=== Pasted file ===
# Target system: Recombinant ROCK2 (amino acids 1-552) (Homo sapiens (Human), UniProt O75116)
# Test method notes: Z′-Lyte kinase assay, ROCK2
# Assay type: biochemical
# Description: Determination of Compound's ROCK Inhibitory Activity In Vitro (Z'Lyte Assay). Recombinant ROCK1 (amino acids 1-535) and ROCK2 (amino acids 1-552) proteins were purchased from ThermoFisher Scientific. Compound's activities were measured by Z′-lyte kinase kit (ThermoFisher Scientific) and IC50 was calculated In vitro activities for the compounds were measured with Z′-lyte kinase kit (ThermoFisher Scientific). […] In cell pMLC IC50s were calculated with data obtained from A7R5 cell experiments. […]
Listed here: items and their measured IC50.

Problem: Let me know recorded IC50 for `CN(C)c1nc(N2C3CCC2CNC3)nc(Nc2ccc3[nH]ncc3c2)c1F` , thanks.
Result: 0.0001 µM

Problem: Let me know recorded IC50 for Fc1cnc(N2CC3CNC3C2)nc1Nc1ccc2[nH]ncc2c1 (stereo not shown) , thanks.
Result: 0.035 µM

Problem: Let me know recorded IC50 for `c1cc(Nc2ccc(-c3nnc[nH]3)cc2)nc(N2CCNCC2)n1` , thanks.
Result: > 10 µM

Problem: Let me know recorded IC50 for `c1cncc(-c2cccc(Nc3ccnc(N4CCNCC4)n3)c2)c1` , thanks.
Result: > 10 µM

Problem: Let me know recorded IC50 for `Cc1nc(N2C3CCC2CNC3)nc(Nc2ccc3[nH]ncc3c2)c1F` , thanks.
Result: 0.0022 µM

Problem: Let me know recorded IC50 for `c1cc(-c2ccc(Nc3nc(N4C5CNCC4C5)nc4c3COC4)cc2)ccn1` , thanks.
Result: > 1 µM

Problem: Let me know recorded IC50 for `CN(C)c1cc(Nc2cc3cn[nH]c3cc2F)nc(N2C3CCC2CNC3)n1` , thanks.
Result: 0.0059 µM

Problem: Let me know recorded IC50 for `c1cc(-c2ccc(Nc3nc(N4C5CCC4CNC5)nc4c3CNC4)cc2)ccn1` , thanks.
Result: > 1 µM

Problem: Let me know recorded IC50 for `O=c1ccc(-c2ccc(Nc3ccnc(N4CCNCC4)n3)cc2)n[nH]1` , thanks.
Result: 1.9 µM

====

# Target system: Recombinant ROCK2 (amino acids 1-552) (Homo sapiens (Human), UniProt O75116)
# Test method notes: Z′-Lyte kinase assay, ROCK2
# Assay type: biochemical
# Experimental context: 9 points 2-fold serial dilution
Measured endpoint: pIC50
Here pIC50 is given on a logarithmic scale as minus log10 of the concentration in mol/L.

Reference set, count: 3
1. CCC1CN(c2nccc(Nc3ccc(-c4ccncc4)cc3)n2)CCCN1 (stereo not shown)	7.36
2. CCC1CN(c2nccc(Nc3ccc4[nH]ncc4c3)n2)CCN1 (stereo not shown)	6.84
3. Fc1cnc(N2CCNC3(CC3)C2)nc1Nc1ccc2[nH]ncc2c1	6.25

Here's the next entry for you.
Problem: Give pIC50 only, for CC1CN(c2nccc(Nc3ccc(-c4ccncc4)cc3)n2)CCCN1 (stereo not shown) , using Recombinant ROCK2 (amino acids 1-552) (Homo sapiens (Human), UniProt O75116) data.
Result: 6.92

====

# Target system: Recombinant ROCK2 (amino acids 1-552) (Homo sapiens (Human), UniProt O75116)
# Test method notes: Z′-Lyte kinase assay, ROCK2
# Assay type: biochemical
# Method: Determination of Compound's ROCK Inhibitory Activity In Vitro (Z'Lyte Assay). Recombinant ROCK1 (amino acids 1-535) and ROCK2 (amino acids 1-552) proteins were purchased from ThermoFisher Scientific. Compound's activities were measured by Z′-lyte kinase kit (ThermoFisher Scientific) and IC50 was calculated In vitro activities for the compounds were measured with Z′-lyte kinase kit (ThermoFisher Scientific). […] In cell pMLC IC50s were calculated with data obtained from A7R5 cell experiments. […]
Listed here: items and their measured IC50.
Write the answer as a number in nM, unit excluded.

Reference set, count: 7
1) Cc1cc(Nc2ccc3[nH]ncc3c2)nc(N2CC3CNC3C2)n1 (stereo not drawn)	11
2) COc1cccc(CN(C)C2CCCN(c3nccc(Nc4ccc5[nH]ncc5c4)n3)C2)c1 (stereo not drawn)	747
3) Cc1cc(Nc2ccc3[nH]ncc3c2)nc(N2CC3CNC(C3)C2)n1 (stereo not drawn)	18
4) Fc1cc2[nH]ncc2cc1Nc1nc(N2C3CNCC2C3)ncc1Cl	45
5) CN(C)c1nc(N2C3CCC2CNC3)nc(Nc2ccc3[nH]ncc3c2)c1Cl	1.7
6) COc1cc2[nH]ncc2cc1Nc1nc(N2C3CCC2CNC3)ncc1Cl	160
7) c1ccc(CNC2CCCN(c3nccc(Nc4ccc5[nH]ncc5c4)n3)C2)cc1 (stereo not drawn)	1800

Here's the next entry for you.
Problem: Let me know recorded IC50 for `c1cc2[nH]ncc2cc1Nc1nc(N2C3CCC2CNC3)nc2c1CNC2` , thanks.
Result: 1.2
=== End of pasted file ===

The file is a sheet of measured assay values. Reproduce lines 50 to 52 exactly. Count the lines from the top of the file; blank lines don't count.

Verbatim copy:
5) CN(C)c1nc(N2C3CCC2CNC3)nc(Nc2ccc3[nH]ncc3c2)c1Cl	1.7
6) COc1cc2[nH]ncc2cc1Nc1nc(N2C3CCC2CNC3)ncc1Cl	160
7) c1ccc(CNC2CCCN(c3nccc(Nc4ccc5[nH]ncc5c4)n3)C2)cc1 (stereo not drawn)	1800